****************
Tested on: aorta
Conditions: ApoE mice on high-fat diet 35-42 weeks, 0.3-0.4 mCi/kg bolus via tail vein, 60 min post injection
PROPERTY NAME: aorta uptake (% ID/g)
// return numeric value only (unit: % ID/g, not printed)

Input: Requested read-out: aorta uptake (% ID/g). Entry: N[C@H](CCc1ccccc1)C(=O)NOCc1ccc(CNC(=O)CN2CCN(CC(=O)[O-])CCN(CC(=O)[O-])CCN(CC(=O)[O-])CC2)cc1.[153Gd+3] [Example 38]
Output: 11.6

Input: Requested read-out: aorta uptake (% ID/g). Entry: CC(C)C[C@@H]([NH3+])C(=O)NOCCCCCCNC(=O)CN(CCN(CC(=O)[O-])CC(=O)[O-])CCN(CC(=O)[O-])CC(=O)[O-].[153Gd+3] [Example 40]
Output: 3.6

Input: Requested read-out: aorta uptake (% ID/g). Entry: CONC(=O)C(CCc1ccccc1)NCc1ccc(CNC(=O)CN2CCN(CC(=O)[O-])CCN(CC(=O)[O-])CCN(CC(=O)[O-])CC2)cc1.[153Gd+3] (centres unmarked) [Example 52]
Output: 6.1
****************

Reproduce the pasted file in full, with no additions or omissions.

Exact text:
Tested on: aorta
Conditions: ApoE mice on high-fat diet 35-42 weeks, 0.3-0.4 mCi/kg bolus via tail vein, 60 min post injection
PROPERTY NAME: aorta uptake (% ID/g)
// return numeric value only (unit: % ID/g, not printed)

Input: Requested read-out: aorta uptake (% ID/g). Entry: N[C@H](CCc1ccccc1)C(=O)NOCc1ccc(CNC(=O)CN2CCN(CC(=O)[O-])CCN(CC(=O)[O-])CCN(CC(=O)[O-])CC2)cc1.[153Gd+3] [Example 38]
Output: 11.6

Input: Requested read-out: aorta uptake (% ID/g). Entry: CC(C)C[C@@H]([NH3+])C(=O)NOCCCCCCNC(=O)CN(CCN(CC(=O)[O-])CC(=O)[O-])CCN(CC(=O)[O-])CC(=O)[O-].[153Gd+3] [Example 40]
Output: 3.6

Input: Requested read-out: aorta uptake (% ID/g). Entry: CONC(=O)C(CCc1ccccc1)NCc1ccc(CNC(=O)CN2CCN(CC(=O)[O-])CCN(CC(=O)[O-])CCN(CC(=O)[O-])CC2)cc1.[153Gd+3] (centres unmarked) [Example 52]
Output: 6.1